FOR A FRIEND WHO LOOKS OUT HOSPITAL WINDOWS
The long sunsets at this time of year are not lost on you,
Or the thick green of treetops, though from up there it might
Be hard to tell which are oaks and which are beech. Some canopies
Cover the sidewalks and stretch across the narrow street, the intersection
With its freshly painted lines. Far away, a view of the river may slide
Between buildings, the pilings of a bridge, the barge passing quickly—
It makes you think of Whitman until a speaker somewhere pages
A doctor whose name might be important. Nurses are checking vitals,
Asking patients for date of birth. You’ve written about the smell
Of the hallways, taken pictures of the light reflecting off the floors, metal fixtures.
No one who doesn’t work here should know such a place so well, should
Recognize the sound of a lunch cart or the low hiss of the air conditioning at
Night when it’s quiet. You didn’t ask for that knowledge. No one does.
Even though they’re all trying to help, even though the building
Itself is purposed for saving lives, pulling people back whose bodies have
Already resigned themselves to an emptiness where words
Stop meaning anything, where eyelids are almost still, even though
You’re grateful for the monitors and tubes, the attention of nurses, the rubbery
Squeak of their shoes before they knock and open the door, grateful for the charts,
Thermometers, and felt-tip markers that are proof of life, of the possibility
Of a return to a time when you could believe that everyone you loved
Was immortal, that each nonsensical moment was separate, eternal—
A series of photographs hung on a white immaculate wall, music you heard
Driving here, songs linked to cities where you lived or worked,
To the kind of arguments you had with friends as a kid, about drummers or
Guitarists, about what made the chili so good at one café or the peach pie at another—
Even though this is all true, even though memory and prayer might
Be the same thing, the fluorescent light above the bed refuses to accept it.
The obscure color of the bathroom tiles (brown, beige, pink, that stupid
Crayon color that used to be called flesh) says no, says there is only this world:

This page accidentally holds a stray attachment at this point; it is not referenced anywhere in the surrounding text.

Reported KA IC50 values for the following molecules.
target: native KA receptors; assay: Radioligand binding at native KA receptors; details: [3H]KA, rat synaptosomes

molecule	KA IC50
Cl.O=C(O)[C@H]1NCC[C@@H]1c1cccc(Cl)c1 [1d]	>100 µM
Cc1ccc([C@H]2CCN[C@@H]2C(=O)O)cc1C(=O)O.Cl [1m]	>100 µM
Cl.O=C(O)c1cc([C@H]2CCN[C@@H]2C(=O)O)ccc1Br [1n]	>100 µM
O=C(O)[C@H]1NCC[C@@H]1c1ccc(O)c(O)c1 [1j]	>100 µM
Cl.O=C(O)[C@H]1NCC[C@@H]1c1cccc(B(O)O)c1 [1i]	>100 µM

Styrofoam cups and crushed ice, medication schedules and paper towels.
That’s when you look out the window again, even if it’s dark and you can
Only see streetlights and the moon setting behind a hillside. Memory
Weighs more than Styrofoam, more than an IV tube or an ugly blanket.
Each breath has happened and can’t be undone by the body’s fatigue, by
A faltering heart. Stevens was right, despite working for that insurance company.
Trust the “violence from within that protects us from a violence without,”
Believe it protects against the smell of disinfectant and the static view
From hospital windows, from the cautious diction of prognosis, the weak coffee
And powdered creamer you bring back from the cafeteria, from the pale light
Of your cellphone as you read in the dark. Push back against it all, and don’t
Worry about what’s true and what’s imagined. The brief touch of fingers,
Remembered scent of hair or skin, the light that sloped through the window
In the morning on a weekend are a liturgy, repeated and real. Memory
And prayer are the same thing. Each breath happened and goes on happening.
Light from the window illuminates the uncomfortable chair, the blanket.
George Franklin is the author of four poetry collections: Noise of the World, Traveling for No
Good Reason, Among the Ruins / Entre las ruinas, and a chapbook, Travels of the Angel of
Sorrow. Individual publications include: Matter, Cagibi, Into the Void, Sequestrum, The
Threepenny Review, Verse Daily, and The American Journal of Poetry. He practices law in
Miami, teaches poetry workshops in Florida prisons, and co-translated, along with the
author, Ximena Gómez’s Último día/Last Day. His new collection, Remote Cities, is
forthcoming this fall from Sheila-Na-Gig Editions. Website: https://gsfranklin.com/